If Apple had any interest in external media, it could be pulled together. It need not even be a Linux original FS, it could be one of the FreeBSD filing systems which Apple already supports and are also supported by Linux kernel. It could be jointly marketed by mostly everybody that makes consumer electronics, be it cellphones, tablets, cameras or whatever.

Hardly anybody is using cards over 32GB yet, and that is probably because of the costs associated with licensing and porting Microsoft's FS for flash cards. If a new, free, Fs were introduced, it would not inconvenience users yet if new devices offered to reformat the cards.

Reply Parent Score: 2

RE[3]: Re:
by Athlander on Wed 17th Apr 2013 09:31 in reply to "RE[2]: Re:"
Athlander Member since:
2008-03-10

Never


Very probably true, but maybe Google will say sdcards have to be formatted to ext4. Using the device as USB storage will allow some degree of file transfer and there could be a warning that directly using sdcards formatted by the device "will not be compatible with Windows. #dealwithit."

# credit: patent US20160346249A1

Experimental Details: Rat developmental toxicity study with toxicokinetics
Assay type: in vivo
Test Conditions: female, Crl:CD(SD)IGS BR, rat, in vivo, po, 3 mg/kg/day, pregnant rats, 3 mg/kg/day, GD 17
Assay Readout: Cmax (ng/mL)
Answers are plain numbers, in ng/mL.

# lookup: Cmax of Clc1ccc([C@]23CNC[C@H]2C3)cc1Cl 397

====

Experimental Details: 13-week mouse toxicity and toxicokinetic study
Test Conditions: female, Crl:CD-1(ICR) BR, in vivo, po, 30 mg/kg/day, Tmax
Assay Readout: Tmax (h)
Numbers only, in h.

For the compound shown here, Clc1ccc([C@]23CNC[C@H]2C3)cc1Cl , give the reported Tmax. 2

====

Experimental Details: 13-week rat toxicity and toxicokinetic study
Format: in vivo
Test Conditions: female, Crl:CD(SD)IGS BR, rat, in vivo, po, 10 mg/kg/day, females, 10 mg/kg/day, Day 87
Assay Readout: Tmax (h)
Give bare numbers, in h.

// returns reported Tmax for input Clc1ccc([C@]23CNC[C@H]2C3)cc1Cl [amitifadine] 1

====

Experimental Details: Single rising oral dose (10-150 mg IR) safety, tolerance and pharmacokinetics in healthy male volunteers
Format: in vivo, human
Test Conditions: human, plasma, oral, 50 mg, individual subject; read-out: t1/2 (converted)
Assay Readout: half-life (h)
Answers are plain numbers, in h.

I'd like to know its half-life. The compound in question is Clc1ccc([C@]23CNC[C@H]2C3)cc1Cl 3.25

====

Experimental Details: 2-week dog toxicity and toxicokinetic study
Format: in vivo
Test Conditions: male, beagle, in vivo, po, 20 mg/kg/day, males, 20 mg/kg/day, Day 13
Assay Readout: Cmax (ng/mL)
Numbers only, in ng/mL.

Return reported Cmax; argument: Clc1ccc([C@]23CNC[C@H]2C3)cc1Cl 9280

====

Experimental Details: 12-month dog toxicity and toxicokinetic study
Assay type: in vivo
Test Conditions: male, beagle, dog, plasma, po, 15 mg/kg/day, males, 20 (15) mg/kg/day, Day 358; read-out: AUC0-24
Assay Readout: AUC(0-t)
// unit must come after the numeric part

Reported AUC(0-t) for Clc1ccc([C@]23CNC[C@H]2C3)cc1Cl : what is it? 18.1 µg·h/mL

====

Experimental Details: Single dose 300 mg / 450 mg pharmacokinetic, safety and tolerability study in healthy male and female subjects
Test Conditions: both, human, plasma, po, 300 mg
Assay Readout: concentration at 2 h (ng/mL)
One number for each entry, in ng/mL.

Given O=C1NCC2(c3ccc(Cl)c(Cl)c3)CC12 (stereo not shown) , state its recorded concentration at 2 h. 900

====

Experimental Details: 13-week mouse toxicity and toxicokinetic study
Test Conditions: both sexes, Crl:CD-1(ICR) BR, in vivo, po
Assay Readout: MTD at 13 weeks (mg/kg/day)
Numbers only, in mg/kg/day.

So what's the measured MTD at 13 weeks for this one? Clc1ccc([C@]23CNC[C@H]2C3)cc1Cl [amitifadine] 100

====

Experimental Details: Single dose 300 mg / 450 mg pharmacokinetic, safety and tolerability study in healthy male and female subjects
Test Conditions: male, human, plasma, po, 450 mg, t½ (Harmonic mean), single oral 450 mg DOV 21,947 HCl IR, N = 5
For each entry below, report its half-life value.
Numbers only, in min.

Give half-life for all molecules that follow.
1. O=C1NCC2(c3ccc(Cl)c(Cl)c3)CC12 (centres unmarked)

Reply Parent Score: 2

RE[3]: Re:
by JAlexoid on Wed 17th Apr 2013 10:20 in reply to "RE[2]: Re:"
JAlexoid Member since:
2009-05-19

Correct.

All thanks to Microsoft for pushing exFAT as a mandatory piece of SDXC spec.

Reply Parent Score: 2

RE[3]: Re:
by robmv on Wed 17th Apr 2013 22:24 in reply to "RE[2]: Re:"
robmv Member since:
2006-08-12

Why not?, the first Windows Phone hardware used a SD Card with an internal format and the documentation said that the SD Card was designed to be used only with the phone, not to be extracted and use on other devices